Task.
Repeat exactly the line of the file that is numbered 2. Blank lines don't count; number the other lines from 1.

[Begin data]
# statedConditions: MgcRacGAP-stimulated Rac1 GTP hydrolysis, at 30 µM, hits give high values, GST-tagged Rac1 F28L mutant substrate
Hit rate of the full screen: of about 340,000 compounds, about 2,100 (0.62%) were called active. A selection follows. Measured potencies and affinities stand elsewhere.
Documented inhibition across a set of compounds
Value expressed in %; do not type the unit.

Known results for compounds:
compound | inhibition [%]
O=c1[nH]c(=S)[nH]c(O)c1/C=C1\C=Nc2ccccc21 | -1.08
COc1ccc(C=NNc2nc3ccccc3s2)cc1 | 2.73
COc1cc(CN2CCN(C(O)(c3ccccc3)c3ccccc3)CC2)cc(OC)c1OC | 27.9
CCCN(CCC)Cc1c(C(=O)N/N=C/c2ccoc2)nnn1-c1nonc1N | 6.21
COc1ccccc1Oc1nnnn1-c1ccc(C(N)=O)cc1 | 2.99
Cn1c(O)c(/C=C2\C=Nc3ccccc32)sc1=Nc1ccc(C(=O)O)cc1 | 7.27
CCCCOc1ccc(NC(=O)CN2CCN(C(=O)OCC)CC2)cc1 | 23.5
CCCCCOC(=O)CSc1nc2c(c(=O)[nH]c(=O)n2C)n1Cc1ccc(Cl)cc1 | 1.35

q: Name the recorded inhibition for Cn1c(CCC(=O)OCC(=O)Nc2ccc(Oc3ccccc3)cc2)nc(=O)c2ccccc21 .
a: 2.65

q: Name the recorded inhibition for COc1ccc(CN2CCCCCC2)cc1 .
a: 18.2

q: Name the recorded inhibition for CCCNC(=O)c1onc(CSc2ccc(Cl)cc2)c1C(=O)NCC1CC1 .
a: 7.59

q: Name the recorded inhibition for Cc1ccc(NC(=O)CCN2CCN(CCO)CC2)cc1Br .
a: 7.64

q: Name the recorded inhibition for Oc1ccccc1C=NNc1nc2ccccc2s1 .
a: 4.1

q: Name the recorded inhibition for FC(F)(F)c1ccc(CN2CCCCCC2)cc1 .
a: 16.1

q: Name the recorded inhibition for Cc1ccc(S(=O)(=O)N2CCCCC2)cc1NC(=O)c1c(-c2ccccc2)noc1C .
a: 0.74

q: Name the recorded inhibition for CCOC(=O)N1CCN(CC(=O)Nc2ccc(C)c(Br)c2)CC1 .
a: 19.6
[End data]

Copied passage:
Hit rate of the full screen: of about 340,000 compounds, about 2,100 (0.62%) were called active. A selection follows. Measured potencies and affinities stand elsewhere.